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Moring Report: More from Arkells on Their Latest

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Alternative Addiction recently got to chat with frontman Max Kerman about the band, their new album, Morning Report, and what inspires them to make the music they do.


Arkells are Canadian, but there’s more to them than that. They’re really good, they’ve just been in a different market for the past decade. It happens with different acts from Canada for reasons unknown to most. The point is this, Arkells haven’t just been a good band, they’ve been a great one. Max Kerman and his band of misfits have become something along the lines of critical darlings up north, earning themselves a cabinet filled with awards during their impressive run.

Somewhat ashamed for just doing this now after Arkells had been around for a decade, Alternative Addiction recently got to chat with frontman Max Kerman about the band, their new album, Morning Report, and what inspires them to make the music they do.

“We feel like we’ve been really lucky because we met in school,” explained Kerman when asked about the band’s longevity. “In order to be able to achieve any kind of recognition and build your audience, you have to have some luck on your side. We went right from graduating to playing in a touring band. We put our record out the same year we graduated and we’ve certainly been going at it ever since. If I could point to one thing to explain why it’s going okay is that we’ve been really precious about the fact that we get to play music for a living. We take that seriously.”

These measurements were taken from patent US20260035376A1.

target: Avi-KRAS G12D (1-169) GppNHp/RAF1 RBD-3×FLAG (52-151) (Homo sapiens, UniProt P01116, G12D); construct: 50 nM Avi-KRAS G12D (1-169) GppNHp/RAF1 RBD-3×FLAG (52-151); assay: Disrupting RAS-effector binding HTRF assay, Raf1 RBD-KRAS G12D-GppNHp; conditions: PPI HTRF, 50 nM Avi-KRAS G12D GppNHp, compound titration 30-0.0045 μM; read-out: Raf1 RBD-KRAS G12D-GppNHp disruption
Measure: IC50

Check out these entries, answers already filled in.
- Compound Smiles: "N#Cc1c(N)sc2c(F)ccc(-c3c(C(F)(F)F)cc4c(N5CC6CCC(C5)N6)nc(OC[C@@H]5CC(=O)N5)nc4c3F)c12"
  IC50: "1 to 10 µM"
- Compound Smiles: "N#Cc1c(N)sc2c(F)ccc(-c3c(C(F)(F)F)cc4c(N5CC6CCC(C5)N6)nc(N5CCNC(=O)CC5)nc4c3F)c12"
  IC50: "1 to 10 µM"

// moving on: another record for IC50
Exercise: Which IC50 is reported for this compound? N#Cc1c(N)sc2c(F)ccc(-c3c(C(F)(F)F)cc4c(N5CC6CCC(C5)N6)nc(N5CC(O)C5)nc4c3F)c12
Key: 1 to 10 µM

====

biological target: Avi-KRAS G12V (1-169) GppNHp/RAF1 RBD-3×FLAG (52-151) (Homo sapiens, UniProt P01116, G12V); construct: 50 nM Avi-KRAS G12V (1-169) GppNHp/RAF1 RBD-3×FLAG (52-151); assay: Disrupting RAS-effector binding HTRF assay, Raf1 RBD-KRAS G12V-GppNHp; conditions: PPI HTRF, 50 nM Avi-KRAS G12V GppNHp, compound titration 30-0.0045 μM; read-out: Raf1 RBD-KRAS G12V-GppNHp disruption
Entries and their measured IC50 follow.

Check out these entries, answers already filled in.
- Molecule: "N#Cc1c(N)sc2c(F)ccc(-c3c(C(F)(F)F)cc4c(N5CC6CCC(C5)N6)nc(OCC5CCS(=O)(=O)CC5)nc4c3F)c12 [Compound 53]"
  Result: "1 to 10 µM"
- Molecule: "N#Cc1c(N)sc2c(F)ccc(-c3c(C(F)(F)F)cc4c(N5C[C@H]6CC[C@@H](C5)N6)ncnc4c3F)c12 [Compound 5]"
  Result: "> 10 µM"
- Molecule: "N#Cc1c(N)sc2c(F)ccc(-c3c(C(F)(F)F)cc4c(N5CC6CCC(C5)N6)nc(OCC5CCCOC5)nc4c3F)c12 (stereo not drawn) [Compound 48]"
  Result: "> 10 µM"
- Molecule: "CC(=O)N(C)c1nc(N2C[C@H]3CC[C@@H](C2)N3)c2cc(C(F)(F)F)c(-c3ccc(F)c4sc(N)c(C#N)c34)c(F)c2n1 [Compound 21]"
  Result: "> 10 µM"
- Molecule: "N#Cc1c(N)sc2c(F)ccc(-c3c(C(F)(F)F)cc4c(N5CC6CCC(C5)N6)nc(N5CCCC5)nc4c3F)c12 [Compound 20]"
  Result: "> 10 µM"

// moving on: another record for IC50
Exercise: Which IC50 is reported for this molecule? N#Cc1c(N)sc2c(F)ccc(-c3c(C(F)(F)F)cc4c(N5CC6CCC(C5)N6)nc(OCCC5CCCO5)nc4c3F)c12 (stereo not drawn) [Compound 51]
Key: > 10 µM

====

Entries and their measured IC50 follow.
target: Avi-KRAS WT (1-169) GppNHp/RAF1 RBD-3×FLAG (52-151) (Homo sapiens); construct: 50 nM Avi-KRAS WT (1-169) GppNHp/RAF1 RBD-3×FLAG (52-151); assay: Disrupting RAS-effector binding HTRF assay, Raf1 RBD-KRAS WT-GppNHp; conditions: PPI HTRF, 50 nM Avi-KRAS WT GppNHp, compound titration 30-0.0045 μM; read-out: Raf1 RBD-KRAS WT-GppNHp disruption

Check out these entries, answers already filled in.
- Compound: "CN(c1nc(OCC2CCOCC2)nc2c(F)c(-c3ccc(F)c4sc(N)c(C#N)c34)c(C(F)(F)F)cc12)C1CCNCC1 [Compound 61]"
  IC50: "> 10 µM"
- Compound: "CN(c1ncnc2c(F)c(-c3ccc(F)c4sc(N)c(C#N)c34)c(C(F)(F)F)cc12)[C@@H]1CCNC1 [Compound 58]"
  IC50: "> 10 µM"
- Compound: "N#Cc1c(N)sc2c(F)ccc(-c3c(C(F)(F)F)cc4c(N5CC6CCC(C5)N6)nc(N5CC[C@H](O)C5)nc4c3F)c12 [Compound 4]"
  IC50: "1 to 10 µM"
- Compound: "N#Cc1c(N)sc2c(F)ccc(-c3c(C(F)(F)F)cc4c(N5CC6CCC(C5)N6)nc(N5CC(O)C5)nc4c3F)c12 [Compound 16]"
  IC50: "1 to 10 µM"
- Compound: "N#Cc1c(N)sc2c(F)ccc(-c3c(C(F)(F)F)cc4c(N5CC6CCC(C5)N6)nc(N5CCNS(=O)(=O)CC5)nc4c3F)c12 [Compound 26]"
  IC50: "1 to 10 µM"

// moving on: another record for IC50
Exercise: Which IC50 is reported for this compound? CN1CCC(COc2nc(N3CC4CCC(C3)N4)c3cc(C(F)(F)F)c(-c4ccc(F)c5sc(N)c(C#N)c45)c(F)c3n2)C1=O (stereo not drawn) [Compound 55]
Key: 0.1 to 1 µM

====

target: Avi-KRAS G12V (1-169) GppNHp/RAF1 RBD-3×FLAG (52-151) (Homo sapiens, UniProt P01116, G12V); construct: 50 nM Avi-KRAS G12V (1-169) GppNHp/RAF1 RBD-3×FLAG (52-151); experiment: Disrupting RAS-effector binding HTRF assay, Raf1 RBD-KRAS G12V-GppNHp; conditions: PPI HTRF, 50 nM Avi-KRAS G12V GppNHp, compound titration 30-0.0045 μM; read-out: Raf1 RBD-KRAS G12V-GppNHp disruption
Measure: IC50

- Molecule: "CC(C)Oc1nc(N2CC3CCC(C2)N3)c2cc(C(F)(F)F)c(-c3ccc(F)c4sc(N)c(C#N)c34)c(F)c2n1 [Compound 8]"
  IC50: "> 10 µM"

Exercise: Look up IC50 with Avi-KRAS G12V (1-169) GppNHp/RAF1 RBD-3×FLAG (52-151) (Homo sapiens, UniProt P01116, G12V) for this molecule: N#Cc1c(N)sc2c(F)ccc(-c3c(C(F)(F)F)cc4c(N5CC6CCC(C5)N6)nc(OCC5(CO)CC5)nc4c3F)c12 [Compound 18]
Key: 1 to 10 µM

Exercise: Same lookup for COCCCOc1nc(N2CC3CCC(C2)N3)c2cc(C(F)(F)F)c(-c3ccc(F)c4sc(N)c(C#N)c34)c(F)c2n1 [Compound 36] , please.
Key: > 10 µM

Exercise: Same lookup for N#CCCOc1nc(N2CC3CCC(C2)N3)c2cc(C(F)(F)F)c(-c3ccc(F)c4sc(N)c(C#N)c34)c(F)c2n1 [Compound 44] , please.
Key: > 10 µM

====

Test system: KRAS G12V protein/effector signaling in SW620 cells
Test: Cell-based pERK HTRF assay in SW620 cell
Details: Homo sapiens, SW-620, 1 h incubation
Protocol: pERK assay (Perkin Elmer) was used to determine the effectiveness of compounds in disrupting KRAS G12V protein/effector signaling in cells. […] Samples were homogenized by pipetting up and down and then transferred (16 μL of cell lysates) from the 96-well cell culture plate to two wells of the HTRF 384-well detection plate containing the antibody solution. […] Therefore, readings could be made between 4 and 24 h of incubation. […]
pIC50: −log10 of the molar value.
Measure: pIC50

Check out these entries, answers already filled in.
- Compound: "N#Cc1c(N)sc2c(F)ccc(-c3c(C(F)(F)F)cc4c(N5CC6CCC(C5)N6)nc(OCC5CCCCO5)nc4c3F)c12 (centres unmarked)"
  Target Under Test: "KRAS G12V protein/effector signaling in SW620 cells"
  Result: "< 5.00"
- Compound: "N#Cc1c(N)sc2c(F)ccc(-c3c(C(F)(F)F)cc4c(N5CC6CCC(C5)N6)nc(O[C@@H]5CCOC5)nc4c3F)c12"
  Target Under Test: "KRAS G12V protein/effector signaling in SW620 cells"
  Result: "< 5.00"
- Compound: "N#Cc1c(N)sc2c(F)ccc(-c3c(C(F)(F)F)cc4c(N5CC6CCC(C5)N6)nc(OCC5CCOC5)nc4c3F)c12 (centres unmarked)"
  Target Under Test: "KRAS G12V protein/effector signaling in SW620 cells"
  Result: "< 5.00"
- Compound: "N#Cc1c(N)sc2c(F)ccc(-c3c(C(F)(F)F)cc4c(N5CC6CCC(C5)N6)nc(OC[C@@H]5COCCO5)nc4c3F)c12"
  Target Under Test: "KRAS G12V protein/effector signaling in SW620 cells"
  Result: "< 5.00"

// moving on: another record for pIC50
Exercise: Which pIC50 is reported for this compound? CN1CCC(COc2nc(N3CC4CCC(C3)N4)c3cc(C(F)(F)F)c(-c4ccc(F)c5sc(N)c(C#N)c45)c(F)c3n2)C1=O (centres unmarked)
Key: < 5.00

Morning Report is the fourth record from Arkells and it follows up the band’s critically acclaimed third LP, “High Noon”, an album that was produced by Tony Hoffer. The partnership of Hoffer and the group worked out well, but the band decided to change things up slightly for “Morning Report”. They still worked with Hoffer, but they also chose to work with three additional producers, booking studio time as the songs were written.

“Making an album always seems like such a big task to me,” began Kerman. “I thought it would be a good idea if we started booking studio time as songs came in. That way we could capture that initial creative burst that happens when you start writing a song. Then, if things were going terribly, we could put those songs aside and do it the way we had always done it. The other guys were on board so that’s how we did it.

“Last September we did a song with Tony, then we did a song with Brian West. Both of those went really well. Then a month later we recorded five songs in Toronto with Gus Van Go. Those songs turned out awesome, then a couple of months later in Toronto, Joe Chicarelli flew up to work with us and we did five more songs and they turned out awesome. My whole attitude with it was – if you’re feeling really good about the song, you’re prepared, and you’re in a good studio with a producer who gives a s___… How bad could it go?”

Read Part Two




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